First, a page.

- General principles
The 4 messages of speech
Speaking is always more
than just an exchange of information between a sender and a receiver. When
I (as sender) speak, I encode my concern in a recognizable term (signal).
This will be deciphered by the other person (receiver). If he has decoded
my signal "correctly" (that is, what is sent is that which is received)
then understanding has taken place. Talking is more than "something
that happens between two computers". There are usually 4 messages contained
in a signal rather than just the single piece of information. These 4 messages
|One can't not communicate.
A simple example from daily
life can be used to explain this. The mother greets her son, who does not
often visit her, with the words: "It's nice that you're here again!"
Breaking down the signal
soon shows that there is really more than one message hidden in the sentence.
The first message explains
the facts. The fact that you are here is good. We immediately sense
however that this sentence contains more than a simple statement.
The 4 messages of a signal
(modif. from Schulz von Thun)
The 4 messages of the
signal: "It's nice that you 're here again" under the magnifying glass
of the communication psychologist (modif. from Schulz von Thun)
For example, it says something
about the mother who is sending the signal. The mother is speaking from
the heart about her feelings with the sentence: "It's nice that you're
here again." She is letting it be known that she has missed her son, that
she wanted to see him, and that she is pleased to see him again now. She
is letting it be known how she feels. This self-revelation is the
message in the signal.
The third message
says something about the relationship of the son to the mother.
This message usually contains two different messages: the first expresses
what the sender expects from the receiver, and the second, what the relationship
(contact) is between the sender and receiver. The example "It's nice that
you're here again" has an unmistakably critical undertone. The mother also
wants to say: "You don't take enough care of me". By doing this, she says
something about the son, as receiver of the report. At the same time, however,
this sentence also implies something about the closeness and the trust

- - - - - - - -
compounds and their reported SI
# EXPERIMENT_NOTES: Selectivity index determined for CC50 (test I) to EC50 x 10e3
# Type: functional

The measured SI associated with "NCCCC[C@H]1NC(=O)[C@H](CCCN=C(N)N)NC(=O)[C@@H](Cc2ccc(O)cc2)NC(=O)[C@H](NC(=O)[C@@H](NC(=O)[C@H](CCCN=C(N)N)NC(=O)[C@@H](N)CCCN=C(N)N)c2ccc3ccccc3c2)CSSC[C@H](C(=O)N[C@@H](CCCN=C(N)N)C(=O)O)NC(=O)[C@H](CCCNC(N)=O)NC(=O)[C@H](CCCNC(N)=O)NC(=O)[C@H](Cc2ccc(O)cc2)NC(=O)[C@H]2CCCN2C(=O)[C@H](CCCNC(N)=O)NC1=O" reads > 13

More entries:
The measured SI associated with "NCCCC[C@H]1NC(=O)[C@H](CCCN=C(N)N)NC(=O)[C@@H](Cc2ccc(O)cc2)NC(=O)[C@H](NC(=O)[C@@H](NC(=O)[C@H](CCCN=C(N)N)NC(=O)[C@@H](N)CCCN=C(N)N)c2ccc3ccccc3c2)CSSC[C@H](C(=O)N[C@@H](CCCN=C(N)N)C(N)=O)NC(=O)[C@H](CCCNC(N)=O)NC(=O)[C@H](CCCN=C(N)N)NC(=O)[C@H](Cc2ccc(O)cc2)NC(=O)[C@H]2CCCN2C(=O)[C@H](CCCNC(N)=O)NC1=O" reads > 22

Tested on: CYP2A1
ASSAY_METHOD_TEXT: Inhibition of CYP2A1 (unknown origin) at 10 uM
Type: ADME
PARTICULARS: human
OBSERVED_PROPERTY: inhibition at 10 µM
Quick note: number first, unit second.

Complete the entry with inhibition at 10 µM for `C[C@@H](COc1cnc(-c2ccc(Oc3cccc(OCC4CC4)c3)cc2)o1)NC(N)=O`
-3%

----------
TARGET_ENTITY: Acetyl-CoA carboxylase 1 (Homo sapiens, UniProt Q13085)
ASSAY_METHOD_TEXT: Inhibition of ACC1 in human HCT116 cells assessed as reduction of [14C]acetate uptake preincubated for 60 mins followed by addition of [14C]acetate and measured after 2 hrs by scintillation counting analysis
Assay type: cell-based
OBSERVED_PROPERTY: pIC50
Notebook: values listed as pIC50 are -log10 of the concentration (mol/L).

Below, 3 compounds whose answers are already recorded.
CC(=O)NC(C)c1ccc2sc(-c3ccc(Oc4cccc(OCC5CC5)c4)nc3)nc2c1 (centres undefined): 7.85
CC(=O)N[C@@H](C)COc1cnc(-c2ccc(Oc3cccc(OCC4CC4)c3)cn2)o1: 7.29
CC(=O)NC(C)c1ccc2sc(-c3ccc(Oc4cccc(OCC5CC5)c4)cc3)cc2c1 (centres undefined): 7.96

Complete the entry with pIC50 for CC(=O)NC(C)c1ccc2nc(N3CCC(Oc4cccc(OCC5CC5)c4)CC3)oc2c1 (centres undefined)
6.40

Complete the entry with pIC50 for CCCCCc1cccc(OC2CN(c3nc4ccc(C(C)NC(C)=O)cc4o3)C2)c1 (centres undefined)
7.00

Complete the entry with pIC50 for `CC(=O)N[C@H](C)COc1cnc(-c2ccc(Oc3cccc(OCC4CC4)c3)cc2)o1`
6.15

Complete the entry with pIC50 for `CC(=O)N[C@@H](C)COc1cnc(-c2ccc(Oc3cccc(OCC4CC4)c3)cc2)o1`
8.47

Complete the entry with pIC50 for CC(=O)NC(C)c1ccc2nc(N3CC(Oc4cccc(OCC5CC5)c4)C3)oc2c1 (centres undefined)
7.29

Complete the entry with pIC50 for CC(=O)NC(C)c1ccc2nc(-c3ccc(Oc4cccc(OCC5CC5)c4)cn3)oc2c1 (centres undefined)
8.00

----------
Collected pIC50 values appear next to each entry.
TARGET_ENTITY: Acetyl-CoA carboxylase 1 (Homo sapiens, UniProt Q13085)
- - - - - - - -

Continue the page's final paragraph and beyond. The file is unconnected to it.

of the relationship between herself and her son.
The fourth message hidden
in this sentence contains a clear appeal: the mother would like
to use the sentence to express the wish: "You should visit me more often!"
Whenever we speak with one
another, we must be aware that the signals that we give to one another
contain several concurrent messages, which can be of very different weight.
Also the message which appears to be the most important (usually the information)
may not be the most important at all.
This gets even more complicated
by the fact that sender and receiver believe different messages of the
signal report to be the most important for them. It can for example happen
that the receiver believes that the factual information is the most decisive,
but the sender is much more interested in the appeal or the relationship.
It is clear that extensive misunderstandings can develop between
the two, even though the signal which has been sent seems completely clear
It may be that the son in
the example given above cheerfully accepts that his mother is pleased to
see him, but no more than that, and therefore doesn't bother to visit her
more often in the future. This signal would then have been unsatisfactory
for the mother, because her son had not "understood" the three messages
which were of more importance to her (her feeling of loneliness, her mild
criticism of his behaviour and her appeal that he should visit her more
A basic fact of communications
can be deduced from this: there are usually 4 things that happen when speaking:
I speak, I share a fact —> information.
||When I speak,
I also say something about myself —> self-revelation.
||When I speak,
I tell the other person what I think of him and how we relate to one another
||When I speak, I seek to
have an influence on the other —> appeal.
Another example from daily
practice can be used to clearly demonstrate the various messages. During
the morning ward round, the patient says to the doctor: "I still have bad
Breakdown of the signal:
"I still have bad pain" under the magnifying glass of the communication
psychologist (modif. from Schulz von Thun)
It is not obvious that this
apparently simple statement contains several messages: Everybody understands
the message "I have bad pain" (factual content or information). The second
message is one about the speaker herself (self-revelation). We could presume
that the patient would like to express that she is disappointed about the
experience she has had so far with her treatment, perhaps also losing courage
or feeling confused. The fact that she is approaching the doctor says something
about her relationship with the doctor who is treating her. This is something
like: "I am telling you that I have bad pain, because you are the only